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Around the Home: Tastes evolve and so should your same old recipes
Find clever ways to add vegetables, fruits to everyday dishes
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When I was growing up I didn't care too much for squash, black-eyed peas or cabbage.

And I couldn't quite understand how a plate full of veggies could be count as a satisfying meal.

Back then I wasn't interested in tomato sandwiches, either, but that has changed.

Today, I don't mind including squash, black-eyed peas and cabbage in a meal.

Over the years, I've discovered, thank goodness, that a plate with cornbread and vegetables such as fried okra, sliced tomatoes and pinto beans is quite tasty and satisfying.

If you're looking for new ways to serve fruits and vegetables, remember to check your cookbook collection.

There are never enough recipes for people who love to cook. There's a special excitement about trying something new.

Your friends and family may have reservations sometimes, but new recipes keep mealtimes interesting.

Visit your local library and take a look at the selection of books and magazine available for children and adults. New and used bookstores also are treasure boxes for hungry, adventurous cooks.

By the way, the Friends of the Hall County Library System's annual book sale is coming up next month. For more information, visit www.hallcountylibrary.org.

A wide range of online resources also are offered by magazines such as "Better Homes and Gardens," "Good Housekeeping," and "Cooking Light," just to name a few.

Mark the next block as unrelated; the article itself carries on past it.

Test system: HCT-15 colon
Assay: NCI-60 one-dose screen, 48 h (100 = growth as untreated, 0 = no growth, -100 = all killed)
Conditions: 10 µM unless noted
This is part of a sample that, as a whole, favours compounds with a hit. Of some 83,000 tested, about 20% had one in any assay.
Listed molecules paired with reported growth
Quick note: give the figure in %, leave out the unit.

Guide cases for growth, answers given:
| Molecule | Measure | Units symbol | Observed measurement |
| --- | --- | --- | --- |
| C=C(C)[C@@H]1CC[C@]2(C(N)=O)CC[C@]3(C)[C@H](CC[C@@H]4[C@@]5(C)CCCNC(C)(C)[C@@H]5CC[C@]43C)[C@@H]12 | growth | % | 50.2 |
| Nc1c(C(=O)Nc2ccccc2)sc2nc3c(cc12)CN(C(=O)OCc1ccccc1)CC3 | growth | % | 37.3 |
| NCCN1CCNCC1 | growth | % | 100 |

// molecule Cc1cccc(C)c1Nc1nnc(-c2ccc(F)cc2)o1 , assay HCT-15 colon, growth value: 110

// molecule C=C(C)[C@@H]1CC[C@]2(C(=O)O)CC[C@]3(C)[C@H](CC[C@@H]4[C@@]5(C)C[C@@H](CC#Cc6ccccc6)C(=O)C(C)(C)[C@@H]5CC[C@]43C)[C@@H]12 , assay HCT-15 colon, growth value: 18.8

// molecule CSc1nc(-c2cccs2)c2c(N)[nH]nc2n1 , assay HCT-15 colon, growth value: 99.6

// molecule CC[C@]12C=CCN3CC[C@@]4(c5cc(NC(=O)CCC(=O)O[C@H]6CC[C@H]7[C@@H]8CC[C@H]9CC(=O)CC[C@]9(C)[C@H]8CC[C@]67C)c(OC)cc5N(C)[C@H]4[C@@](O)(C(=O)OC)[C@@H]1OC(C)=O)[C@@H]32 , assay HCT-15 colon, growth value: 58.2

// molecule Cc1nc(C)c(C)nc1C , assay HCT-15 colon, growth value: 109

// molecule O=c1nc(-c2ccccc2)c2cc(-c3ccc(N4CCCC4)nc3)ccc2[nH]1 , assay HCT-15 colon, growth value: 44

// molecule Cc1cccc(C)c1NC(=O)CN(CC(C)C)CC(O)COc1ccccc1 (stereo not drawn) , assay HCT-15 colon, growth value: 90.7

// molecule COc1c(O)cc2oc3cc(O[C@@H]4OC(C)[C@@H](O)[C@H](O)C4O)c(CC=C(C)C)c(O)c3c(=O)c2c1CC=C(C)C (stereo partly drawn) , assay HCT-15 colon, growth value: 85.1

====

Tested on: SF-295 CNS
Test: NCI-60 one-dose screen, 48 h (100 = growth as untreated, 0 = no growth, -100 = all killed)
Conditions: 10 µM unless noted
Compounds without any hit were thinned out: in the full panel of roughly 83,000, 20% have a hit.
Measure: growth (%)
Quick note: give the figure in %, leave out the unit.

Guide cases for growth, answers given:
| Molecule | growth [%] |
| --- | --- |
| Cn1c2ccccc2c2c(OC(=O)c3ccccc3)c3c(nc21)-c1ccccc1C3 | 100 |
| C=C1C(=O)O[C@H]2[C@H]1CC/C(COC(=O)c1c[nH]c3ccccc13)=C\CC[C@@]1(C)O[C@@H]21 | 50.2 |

Be sure to check food labels and packages for recipes and new websites to visit.

A variety of free recipes are available through the Centers for Disease Control website. Click on "Healthy Eating for a Healthy Weight." Then click on "Healthy Recipes." Scroll down and click on "Fruits and Veggies."

The "My Cookbook" feature gives consumers an option to create a cookbook from the recipes on the site.

I've used this to create a quick recipe collection for gift baskets and care packages.

Don't overlook the people that you interact with on a regular basis. We're talking about neighbors, relatives, church family and co-workers.

They probably have some great salad and main dish ideas. A weekly or monthly recipe exchange is a great way to build a family or team atmosphere at work or in your neighborhood.

Here are some more tips and ideas from the University of Georgia Cooperative Extension:

• Keep cut up vegetables in your refrigerator for quick snacks. Try carrot sticks, celery sticks, green pepper strips, radishes or cauliflower pieces.

• Add vegetables to sandwiches. Tomato slices, spinach leaves, lettuce or cucumber slices taste great on sandwiches.

• Add shredded or leftover vegetables to salads, meat sauces or meat loaf.

• Use shredded vegetables, such as zucchini and carrots, in breads, muffins and other baked goods.

• Serve raw vegetables with an easy-to-fix dip, such as ranch-style dressing or plain yogurt seasoned with minced onion, herbs or a little dry soup mix.

• Add chopped or mashed fruits to quick breads, muffins and other baked goods.

• Top hot or cold cereal, pancakes, waffles, yogurt or salads with fruit.

• Mashed ripe fruit can be mixed with milk for a quick shake. Freeze mashed fruit until it is slightly thickened for a fruit slush.

Sandra Stringer is a nutrition educator with the Hall County Extension Office 770-535-8290. Her columns appear biweekly.

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